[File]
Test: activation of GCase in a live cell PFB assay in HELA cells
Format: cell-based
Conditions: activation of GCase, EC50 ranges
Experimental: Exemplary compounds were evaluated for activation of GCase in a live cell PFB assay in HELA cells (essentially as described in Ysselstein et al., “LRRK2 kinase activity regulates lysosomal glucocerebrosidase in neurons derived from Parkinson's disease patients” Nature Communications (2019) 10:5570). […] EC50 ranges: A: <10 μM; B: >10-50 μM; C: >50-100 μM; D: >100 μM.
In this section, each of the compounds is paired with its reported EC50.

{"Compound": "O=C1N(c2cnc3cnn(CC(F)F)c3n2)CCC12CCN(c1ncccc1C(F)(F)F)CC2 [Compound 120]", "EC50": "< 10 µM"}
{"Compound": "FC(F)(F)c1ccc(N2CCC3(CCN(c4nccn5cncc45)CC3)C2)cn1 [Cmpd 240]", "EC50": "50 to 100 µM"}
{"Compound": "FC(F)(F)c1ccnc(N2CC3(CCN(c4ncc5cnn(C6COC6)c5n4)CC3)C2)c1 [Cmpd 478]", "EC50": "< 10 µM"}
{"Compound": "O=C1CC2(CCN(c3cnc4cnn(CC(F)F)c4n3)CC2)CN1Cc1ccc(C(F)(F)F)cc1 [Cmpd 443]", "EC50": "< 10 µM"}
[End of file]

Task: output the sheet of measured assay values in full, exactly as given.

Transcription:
Test: activation of GCase in a live cell PFB assay in HELA cells
Format: cell-based
Conditions: activation of GCase, EC50 ranges
Experimental: Exemplary compounds were evaluated for activation of GCase in a live cell PFB assay in HELA cells (essentially as described in Ysselstein et al., “LRRK2 kinase activity regulates lysosomal glucocerebrosidase in neurons derived from Parkinson's disease patients” Nature Communications (2019) 10:5570). […] EC50 ranges: A: <10 μM; B: >10-50 μM; C: >50-100 μM; D: >100 μM.
In this section, each of the compounds is paired with its reported EC50.

{"Compound": "O=C1N(c2cnc3cnn(CC(F)F)c3n2)CCC12CCN(c1ncccc1C(F)(F)F)CC2 [Compound 120]", "EC50": "< 10 µM"}
{"Compound": "FC(F)(F)c1ccc(N2CCC3(CCN(c4nccn5cncc45)CC3)C2)cn1 [Cmpd 240]", "EC50": "50 to 100 µM"}
{"Compound": "FC(F)(F)c1ccnc(N2CC3(CCN(c4ncc5cnn(C6COC6)c5n4)CC3)C2)c1 [Cmpd 478]", "EC50": "< 10 µM"}
{"Compound": "O=C1CC2(CCN(c3cnc4cnn(CC(F)F)c4n3)CC2)CN1Cc1ccc(C(F)(F)F)cc1 [Cmpd 443]", "EC50": "< 10 µM"}